Goya Foods expands its DC presence

By: | at 09:57 AM | Channel(s): Ports & Terminals  

Think Goya, think Hispanic and Mexican foods. Today Goya Foods is the largest Hispanic-owned food company in the United States. Founded in 1936 by Don Prudencio Unanue and his wife Carolina, both from Spain, the company has its roots in a small storefront in Lower Manhattan where it catered to local Hispanic families by distributing Spanish foods such as olives, olive oil and sardines.

Today the company distributes products throughout the United States and some parts of the world. Big news for the New York area is Goya’s new sustainable 615,000-square-foot headquarters and regional distribution center (DC) that the company is constructing in Jersey City, NJ. Ground was broken on the facility in September last year. It is expected to officially be completed in the Fall of 2014.

“This marks Goya’s largest expansion in the company’s history,” says Bob Unanue, President of Goya Foods. The new facility will feature 577,000-square-feet of warehouse space and 38,000-square-feet of office space totaling 615,000-square-feet on 40 acres of undeveloped land.

All totaled, Goya has 16 facilities. “Eleven are in the United States with the 12th opening up shortly in Atlanta,” says Joe Perez, senior vice president of Goya Foods.

He explains that Goya imports product from Asia, South America, Europe, the Caribbean and Canada primarily. “We also move domestically product from the West Coast, South, Plains States, Florida and Puerto Rico – in short, most of the Continental United States,” Perez says. “Products we import range from beans, rice, olive oil, coconut milk, coconut water, canned fish, yuca, crackers and chocolate.”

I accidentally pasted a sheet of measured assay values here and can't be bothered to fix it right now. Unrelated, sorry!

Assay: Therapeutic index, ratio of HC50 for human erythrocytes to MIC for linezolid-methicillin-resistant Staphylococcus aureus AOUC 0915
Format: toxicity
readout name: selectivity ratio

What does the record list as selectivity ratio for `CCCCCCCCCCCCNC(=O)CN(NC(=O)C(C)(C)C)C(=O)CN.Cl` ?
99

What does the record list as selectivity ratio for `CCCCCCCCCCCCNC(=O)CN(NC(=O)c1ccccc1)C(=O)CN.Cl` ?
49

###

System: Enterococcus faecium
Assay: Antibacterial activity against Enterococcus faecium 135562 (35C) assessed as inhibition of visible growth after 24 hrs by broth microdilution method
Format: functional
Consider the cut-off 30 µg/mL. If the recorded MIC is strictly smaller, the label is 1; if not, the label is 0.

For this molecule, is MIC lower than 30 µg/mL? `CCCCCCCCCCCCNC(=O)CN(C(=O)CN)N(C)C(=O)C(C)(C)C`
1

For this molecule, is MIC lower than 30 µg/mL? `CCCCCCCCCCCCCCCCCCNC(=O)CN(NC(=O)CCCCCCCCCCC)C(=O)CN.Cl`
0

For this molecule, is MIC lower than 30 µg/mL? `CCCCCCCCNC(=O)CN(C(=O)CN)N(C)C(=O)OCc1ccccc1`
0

Most of these products, he says come in via the Port of New York/New Jersey, but also the Philadelphia port area as well.

“We use many steamship lines,” Perez states. “Among them are Maersk and Horizon Lines. We have cargo arriving daily, and on any given week we may be handling 35 to 50 containers.”

Most of the products that will be distributed from the New Jersey DC will go direct to stores. “However, some will be transferred to other satellite warehouse facilities,” he adds.

Purchasing software that Goya will be utilizing is Lawson and JDA.

Other Expansions

The company is also opening a new 1 million square foot DC in Houston, Texas, where the company has been established for over 30 years. That facility will sit on 130 acres and is the result of relocating its existing 138,000 square foot distribution facility in west Houston to the new rail-served site in Brookshire, Texas. It will be used for production and the other for distribution.

“Our goal is to consolidate manufacturing plants with distribution,” reveals Anthony Unanue, one of the owners and executives of the company.

From here the company will produce refried beans, red/blue label whole beans, and tomato sauce, some of which will be shipped to South America. But the plant is being set up to exclusively distribute products for Houston, the central states, as well as the entire West Coast. “We use the Port of Houston to get cans to Puerto Rico,” says Unanue.